Some 40 foreign fighters who fought for "Islamic State" and are in detention in Syria reportedly have German passports. Germany's conservative interior minister has said they can only return under strict conditions.
Germany will only take back "Islamic State" foreign fighters and their families if they can prove their identities and they do not pose a serious security threat, Interior Minister Horst Seehofer has said.
"In the interest of the security of our country, the German government must set out conditions for the return of former IS fighters who have German citizenship," he told the Wednesday edition of the Süddeutsche Zeitung.
German authorities would also need to review each individual case before anyone boarded a plane for Germany, to find out whether the former fighters are wanted in another country.
The conservative minister said he was not interested in repatriating foreign fighters if they are suspected of carrying out serious offenses.
"I would not want to take in dangerous persons if we cannot guarantee that we can, for example, detain them again here because they are wanted with an arrest warrant," he said, adding that the wives and children of fighters would not receive a "blank check" either.
Trump threatens to release fighters
Germany and other European countries have been debating the repatriation of foreign fighters since a recent demand by US President Donald Trump that more than 800 fighters detained in Syria be returned and prosecuted.
Trump has threatened to release the fighters, who are currently in Kurdish detention, if they are not repatriated.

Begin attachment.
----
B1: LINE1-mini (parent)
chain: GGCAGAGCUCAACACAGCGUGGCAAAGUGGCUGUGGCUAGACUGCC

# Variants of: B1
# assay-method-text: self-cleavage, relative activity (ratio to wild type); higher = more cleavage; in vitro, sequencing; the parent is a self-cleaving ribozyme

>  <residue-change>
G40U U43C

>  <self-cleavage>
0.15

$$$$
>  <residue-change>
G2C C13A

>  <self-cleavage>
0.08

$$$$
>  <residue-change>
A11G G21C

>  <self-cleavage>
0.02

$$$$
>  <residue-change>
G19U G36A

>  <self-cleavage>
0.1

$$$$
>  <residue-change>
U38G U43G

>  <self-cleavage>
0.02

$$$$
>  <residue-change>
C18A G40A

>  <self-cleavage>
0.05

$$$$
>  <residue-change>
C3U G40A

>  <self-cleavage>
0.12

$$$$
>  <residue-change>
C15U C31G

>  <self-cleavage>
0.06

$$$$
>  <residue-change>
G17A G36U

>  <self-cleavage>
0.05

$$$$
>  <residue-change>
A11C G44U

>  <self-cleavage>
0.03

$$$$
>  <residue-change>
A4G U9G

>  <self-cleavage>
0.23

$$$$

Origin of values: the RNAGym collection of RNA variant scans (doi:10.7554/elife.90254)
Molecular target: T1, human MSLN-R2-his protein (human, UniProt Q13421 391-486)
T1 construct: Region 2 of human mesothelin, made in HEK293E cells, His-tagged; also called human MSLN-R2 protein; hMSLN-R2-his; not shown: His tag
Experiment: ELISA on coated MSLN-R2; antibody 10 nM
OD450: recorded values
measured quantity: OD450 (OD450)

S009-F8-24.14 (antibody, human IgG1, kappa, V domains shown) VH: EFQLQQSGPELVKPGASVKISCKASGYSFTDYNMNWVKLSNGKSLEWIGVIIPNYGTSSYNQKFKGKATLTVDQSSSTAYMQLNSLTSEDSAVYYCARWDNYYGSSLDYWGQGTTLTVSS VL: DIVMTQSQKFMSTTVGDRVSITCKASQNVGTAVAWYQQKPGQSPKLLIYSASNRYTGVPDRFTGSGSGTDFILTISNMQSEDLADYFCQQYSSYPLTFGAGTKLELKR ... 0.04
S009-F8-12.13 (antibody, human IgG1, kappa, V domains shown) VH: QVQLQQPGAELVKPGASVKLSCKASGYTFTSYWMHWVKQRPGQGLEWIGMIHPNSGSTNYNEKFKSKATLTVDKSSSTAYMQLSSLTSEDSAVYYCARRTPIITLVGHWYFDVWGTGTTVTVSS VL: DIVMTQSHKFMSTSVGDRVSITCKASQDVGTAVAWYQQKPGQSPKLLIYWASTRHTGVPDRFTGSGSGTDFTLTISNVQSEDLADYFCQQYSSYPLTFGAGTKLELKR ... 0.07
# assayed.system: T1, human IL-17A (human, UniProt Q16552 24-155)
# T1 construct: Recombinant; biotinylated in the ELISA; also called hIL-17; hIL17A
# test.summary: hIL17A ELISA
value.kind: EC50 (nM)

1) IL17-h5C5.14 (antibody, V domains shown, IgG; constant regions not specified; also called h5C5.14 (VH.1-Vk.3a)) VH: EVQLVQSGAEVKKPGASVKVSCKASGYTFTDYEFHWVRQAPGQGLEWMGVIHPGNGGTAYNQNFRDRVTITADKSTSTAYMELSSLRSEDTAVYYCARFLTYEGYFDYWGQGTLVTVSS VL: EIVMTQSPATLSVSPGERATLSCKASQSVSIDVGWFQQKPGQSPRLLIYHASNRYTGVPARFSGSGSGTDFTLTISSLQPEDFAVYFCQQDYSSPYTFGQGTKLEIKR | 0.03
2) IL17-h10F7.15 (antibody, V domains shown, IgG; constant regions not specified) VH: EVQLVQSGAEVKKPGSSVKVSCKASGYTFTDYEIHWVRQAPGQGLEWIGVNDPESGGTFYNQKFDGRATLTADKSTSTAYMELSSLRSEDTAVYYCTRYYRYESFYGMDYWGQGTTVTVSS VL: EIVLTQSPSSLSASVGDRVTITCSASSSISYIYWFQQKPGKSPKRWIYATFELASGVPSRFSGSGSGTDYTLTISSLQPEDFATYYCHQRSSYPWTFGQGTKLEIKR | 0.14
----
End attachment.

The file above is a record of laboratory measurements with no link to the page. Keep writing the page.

Critics say it would be difficult to prosecute the fighters without witnesses or evidence of crimes committed in Syria.
States want more
Bavarian Interior Minister Joachim Herrmann, a member of Seehofer's Christian Social Union party, wants IS fighters with German passports who did not commit any crimes under German law to nonetheless be closely monitored.
"Should we not be able to provide proof [of criminal activity], we have to closely monitor the IS returnees with round-the-clock surveillance," Hermann told the Passauer Neuen Presse newspaper.
Thomas Strobl, the interior minister for Baden-Württemberg, argued that returnees who have another passport besides their German one should lose their German citizenship.
"Those who serve in foreign forces lose their citizenship. That should especially apply for German militants," Strobl said to German tabloid Bild.
Arrest warrants issued
Some 40 fighters in Kurdish detention are believed to have German passports, according to the dpa news agency. German authorities have reportedly issued arrest warrants for 18 of them.
Despite misgivings, Seehofer said Germany should on principle be prepared to take back fighters and their families who meet the conditions.
"We expect the whole world to take back asylum-seekers who have come to Germany and committed crimes here or are considered a security threat," he said.
"We cannot say in return: We won't take back these people."
amp/cmk (AFP, dpa)